After crossing a brook and following it to the east for a couple hundred yards, I sat down on an old stump, gathered my wits and checked my old 32 Remington pump.  The scope lenses were clear and I seized the moment to tighten my sling.   I often wondered why I had not removed the sling anyway because I never used it, not even when dragging a deer.  I preferred to travel light of heavy clothing and  never carried more than five of the rimless cartridges with me.  A small sheath knife with a drag rope on my right and a folded poncho on the left hip with two extra cartridges one in each of my woolen side pockets except for a set of mini-binoculars and a compass suspended from a single lanyard fitted me just fine.  The sun was now barely high enough to cast shadows and the earlier chill of the morning darkness was gone.  A slight breeze rustled through the most peaceful place in the world was where I rested, just the stump of an old tree felled by a two-man cross-saw 50 years ago and me.  Maybe 10 more minutes and I would relocate to a place where I could scan the ridge from a lower vantage point.  I couldn't be further than a mile from the truck.  As I shifted my weight on the stump I thought I heard the buck blow again.  The time seemed right to get up to sse if I could find this king of the forest.

An outcrop from the last glacier that came through left an elongated slab of ledge twenty feet or so oblong and I got up on it where I figured there might be a vantage point and there was.  It was a perfect spot because not only could I see for upwards of 75 yards through the hardwoods, but over the years a thick bed of spongy moss had covered it and my foot steps were quieted.  Growing up around this boulder were saplings of red oak and they broke my profile nicely.  The only question was how long would I be able to stand essentially motionless before my legs started failing me.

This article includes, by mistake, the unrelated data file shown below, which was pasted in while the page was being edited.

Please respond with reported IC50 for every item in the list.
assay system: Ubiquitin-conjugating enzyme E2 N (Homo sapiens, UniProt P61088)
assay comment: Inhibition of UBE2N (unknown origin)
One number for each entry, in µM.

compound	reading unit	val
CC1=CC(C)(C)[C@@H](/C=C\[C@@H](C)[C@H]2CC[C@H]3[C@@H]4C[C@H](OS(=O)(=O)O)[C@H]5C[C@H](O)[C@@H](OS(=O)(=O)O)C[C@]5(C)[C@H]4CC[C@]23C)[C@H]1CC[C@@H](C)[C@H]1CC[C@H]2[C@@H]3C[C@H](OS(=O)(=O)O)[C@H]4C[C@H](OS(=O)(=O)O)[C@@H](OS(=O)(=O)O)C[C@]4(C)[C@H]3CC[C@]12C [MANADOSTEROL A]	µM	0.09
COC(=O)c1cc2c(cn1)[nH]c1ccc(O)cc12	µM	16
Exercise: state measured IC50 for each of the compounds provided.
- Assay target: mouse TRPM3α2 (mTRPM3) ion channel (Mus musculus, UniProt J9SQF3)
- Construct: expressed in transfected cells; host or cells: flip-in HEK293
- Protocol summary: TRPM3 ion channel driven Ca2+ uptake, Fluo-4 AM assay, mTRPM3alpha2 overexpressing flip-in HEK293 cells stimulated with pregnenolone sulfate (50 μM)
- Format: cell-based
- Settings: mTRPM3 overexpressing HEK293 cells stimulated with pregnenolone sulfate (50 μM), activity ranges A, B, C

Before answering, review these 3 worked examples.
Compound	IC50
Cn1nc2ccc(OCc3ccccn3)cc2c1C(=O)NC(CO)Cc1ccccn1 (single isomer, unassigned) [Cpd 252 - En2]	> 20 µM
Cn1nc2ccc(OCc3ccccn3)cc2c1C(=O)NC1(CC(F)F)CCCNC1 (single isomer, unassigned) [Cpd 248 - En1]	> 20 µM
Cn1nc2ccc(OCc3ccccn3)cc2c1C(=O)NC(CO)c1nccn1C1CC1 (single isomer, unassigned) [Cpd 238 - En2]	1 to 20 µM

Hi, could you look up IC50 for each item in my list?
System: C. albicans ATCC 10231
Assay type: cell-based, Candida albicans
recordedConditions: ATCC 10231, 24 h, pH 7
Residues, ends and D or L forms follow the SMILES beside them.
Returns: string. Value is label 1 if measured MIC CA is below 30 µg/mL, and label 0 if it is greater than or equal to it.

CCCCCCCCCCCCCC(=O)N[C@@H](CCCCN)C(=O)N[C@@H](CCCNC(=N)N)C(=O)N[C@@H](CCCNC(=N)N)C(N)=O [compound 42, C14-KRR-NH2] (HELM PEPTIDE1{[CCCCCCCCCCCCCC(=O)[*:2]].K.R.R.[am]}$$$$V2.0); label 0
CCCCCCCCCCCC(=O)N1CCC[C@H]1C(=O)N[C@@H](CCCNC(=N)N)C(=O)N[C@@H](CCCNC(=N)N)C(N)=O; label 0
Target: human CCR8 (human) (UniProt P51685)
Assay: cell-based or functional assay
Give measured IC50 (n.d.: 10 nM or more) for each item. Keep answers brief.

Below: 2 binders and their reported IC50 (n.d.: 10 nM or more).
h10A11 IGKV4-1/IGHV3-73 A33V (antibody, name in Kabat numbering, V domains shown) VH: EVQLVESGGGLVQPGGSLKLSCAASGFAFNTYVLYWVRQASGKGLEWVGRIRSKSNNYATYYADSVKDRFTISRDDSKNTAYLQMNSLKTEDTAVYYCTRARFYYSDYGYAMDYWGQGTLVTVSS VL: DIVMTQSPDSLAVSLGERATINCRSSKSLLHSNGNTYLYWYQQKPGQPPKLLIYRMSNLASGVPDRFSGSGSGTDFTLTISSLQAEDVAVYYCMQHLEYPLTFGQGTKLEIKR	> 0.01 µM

Then it all came together.  I saw it....out 20 yards another scrape that needed to be freshened and 30 yards behind standing and staring directly at me a stag that words cannot adequately describe.  The buck was no more than a half a football field distant, the sun causing his huge rack to glisten in the morning light.  Blaze orange to a deer is seen as white as in snow so only my solid green Johnson woolens and Mossy Oak cap would have stood out.  He was too far away to count his points but I guessed there to be six on each side; I dared not raise my arm to put my binoculars on him, but he was the biggest most spectacular  whitetail buck I had ever seen.  His head was held high and his foggy breath was emitted in even exhales.  The white patch on his throat showed beautifully against his light milk chocolate and wide tan chest and he stood squared off against me, fronting me perfectly.  He did not move and he was hypnotizing me though I doubt if he knew what was happening with his stare.  The scrape was between this buck and myself; this was his territory, and an imaginary line of demarcation separated us.  He briefly lowered his head then quickly re-sighted to the scrape. Or was he studying me.  Fifty yards is a long ways and thankfully probably too far for him to tell if I was trembling from this incredible encounter or from the fatigue my worn out legs were experiencing.  It had to be a combination of the two.